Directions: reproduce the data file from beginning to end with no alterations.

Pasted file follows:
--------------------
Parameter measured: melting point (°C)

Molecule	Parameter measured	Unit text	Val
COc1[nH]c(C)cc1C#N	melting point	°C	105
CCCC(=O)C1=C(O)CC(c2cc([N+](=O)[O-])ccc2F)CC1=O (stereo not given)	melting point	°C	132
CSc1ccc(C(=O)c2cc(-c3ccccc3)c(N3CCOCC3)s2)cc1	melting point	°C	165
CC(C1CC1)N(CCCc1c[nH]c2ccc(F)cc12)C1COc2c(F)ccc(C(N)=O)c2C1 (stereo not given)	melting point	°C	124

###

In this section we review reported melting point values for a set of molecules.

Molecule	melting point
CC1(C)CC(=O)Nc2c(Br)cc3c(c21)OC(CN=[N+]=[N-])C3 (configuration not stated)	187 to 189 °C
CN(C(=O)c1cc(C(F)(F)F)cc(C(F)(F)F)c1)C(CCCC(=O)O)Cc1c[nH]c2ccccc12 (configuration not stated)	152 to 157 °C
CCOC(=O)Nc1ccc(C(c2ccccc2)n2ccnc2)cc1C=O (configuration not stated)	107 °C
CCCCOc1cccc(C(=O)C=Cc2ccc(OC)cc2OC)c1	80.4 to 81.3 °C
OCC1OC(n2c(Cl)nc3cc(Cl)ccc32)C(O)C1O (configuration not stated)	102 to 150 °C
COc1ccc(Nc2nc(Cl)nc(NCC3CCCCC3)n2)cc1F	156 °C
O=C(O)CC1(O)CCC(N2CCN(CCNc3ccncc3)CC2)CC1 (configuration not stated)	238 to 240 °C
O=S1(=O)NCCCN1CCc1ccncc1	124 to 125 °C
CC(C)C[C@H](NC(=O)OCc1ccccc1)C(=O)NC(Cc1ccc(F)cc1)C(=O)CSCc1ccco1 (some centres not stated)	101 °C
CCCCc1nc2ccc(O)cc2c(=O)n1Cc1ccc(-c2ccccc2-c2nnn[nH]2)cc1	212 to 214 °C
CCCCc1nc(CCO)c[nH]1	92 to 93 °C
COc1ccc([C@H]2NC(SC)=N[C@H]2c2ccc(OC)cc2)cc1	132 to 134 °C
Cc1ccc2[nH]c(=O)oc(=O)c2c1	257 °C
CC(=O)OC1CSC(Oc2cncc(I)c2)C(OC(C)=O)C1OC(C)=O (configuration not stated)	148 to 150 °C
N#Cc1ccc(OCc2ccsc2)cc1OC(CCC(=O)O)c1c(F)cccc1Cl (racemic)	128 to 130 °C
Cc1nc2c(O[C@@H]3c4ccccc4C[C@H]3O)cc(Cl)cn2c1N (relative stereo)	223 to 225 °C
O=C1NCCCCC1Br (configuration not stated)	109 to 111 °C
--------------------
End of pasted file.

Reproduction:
Parameter measured: melting point (°C)

Molecule	Parameter measured	Unit text	Val
COc1[nH]c(C)cc1C#N	melting point	°C	105
CCCC(=O)C1=C(O)CC(c2cc([N+](=O)[O-])ccc2F)CC1=O (stereo not given)	melting point	°C	132
CSc1ccc(C(=O)c2cc(-c3ccccc3)c(N3CCOCC3)s2)cc1	melting point	°C	165
CC(C1CC1)N(CCCc1c[nH]c2ccc(F)cc12)C1COc2c(F)ccc(C(N)=O)c2C1 (stereo not given)	melting point	°C	124

###

In this section we review reported melting point values for a set of molecules.

Molecule	melting point
CC1(C)CC(=O)Nc2c(Br)cc3c(c21)OC(CN=[N+]=[N-])C3 (configuration not stated)	187 to 189 °C
CN(C(=O)c1cc(C(F)(F)F)cc(C(F)(F)F)c1)C(CCCC(=O)O)Cc1c[nH]c2ccccc12 (configuration not stated)	152 to 157 °C
CCOC(=O)Nc1ccc(C(c2ccccc2)n2ccnc2)cc1C=O (configuration not stated)	107 °C
CCCCOc1cccc(C(=O)C=Cc2ccc(OC)cc2OC)c1	80.4 to 81.3 °C
OCC1OC(n2c(Cl)nc3cc(Cl)ccc32)C(O)C1O (configuration not stated)	102 to 150 °C
COc1ccc(Nc2nc(Cl)nc(NCC3CCCCC3)n2)cc1F	156 °C
O=C(O)CC1(O)CCC(N2CCN(CCNc3ccncc3)CC2)CC1 (configuration not stated)	238 to 240 °C
O=S1(=O)NCCCN1CCc1ccncc1	124 to 125 °C
CC(C)C[C@H](NC(=O)OCc1ccccc1)C(=O)NC(Cc1ccc(F)cc1)C(=O)CSCc1ccco1 (some centres not stated)	101 °C
CCCCc1nc2ccc(O)cc2c(=O)n1Cc1ccc(-c2ccccc2-c2nnn[nH]2)cc1	212 to 214 °C
CCCCc1nc(CCO)c[nH]1	92 to 93 °C
COc1ccc([C@H]2NC(SC)=N[C@H]2c2ccc(OC)cc2)cc1	132 to 134 °C
Cc1ccc2[nH]c(=O)oc(=O)c2c1	257 °C
CC(=O)OC1CSC(Oc2cncc(I)c2)C(OC(C)=O)C1OC(C)=O (configuration not stated)	148 to 150 °C
N#Cc1ccc(OCc2ccsc2)cc1OC(CCC(=O)O)c1c(F)cccc1Cl (racemic)	128 to 130 °C
Cc1nc2c(O[C@@H]3c4ccccc4C[C@H]3O)cc(Cl)cn2c1N (relative stereo)	223 to 225 °C
O=C1NCCCCC1Br (configuration not stated)	109 to 111 °C